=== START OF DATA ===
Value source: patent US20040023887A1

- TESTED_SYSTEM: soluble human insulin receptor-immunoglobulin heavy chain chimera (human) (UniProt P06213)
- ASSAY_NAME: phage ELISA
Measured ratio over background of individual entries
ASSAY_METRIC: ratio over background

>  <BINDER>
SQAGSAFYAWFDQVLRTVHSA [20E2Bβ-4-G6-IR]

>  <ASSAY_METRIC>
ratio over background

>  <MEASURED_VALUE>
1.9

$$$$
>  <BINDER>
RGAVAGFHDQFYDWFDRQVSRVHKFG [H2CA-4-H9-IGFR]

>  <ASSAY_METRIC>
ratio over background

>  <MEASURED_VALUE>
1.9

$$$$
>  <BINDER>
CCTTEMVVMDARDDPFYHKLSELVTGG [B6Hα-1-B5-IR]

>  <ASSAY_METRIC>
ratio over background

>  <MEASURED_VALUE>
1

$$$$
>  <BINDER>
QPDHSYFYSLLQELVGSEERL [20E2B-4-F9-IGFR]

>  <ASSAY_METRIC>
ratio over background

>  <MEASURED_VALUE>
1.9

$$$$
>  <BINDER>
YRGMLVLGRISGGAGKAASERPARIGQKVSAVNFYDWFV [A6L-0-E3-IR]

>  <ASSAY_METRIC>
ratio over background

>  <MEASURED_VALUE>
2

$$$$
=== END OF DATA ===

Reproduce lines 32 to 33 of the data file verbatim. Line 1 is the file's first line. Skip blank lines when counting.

1.9

$$$$